These women are leading the way to a debt-free lifestyle. Here’s how they’re doing it.
9 Money Lessons From Debt-Free Social Media Influencers
Good Morning America recently aired a segment called “Insta-Debt Free? How Social Media Can Help You Shed The Debt.” The spotlight was on a woman using her Instagram platform – of more than 230,000 followers – for a unique and noble mission: to teach Americans how to live debt-free.
According to GMA, three of the most searched hashtags on Instagram are “budgeting,” “financial freedom,” and “debt-free.” And since that’s everything Debt.com believes in, we wanted to ask these financially, tech-savvy ladies to share their best financial advice with us.
Click or swipe through to read our 9 favorite tips from social media influencers in the “debt-free community.”
1. Bola Sokunbi, Clever Girl Finance
As a young college student, I found myself in credit card debt which caused me a lot of stress because I had no idea how it was being calculated or how I was going to pay it back earning barely any money.
Learning from that experience, some key things you need to understand and implement to get ahead of your debt is to make sure you know what your interest rates are and how they're compounded.
Create a priority list of all your debt organized by the lowest balance or highest interest rate. Make it a goal to pay more than the minimum payment to your top priority debt – and build your debt repayment into your budget so you have a plan of attack each month.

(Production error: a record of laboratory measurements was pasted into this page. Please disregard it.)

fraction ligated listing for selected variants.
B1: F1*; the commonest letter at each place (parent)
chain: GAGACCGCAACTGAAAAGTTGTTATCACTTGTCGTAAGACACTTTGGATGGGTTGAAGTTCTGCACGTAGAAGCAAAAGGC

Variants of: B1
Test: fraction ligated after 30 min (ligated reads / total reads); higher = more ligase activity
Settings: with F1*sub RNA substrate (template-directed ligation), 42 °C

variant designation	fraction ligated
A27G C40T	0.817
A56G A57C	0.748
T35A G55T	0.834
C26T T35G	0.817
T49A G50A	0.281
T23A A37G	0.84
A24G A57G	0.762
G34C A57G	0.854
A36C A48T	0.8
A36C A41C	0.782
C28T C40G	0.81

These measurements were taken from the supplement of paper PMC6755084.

Learn more at Clever Girl Finance
2. Sarah Wilson, Budget Girl
I used what I call the "scorched earth" method to fast-track my debt payoff journey, during which I drastically cut all my variable expenses to the minimum and worked as many side hustles as possible, essentially making earning money my hobby for a year.
Going 'hard' and living very frugally for a short period of time drastically shortened the length of time I was in debt. Using this method I was able to pay off $13k in less than a year making only $30k a year from my day job.
This hustle made a huge difference, both in the amount of interest I paid on my debt and for my long term net worth as I was able to start investing and saving sooner and move forward with my other money goals, mainly buying multifamily real estate. Many of my followers and friends in the #debtfreecommunity have adopted the scorched earth method to make a big dent in their debt.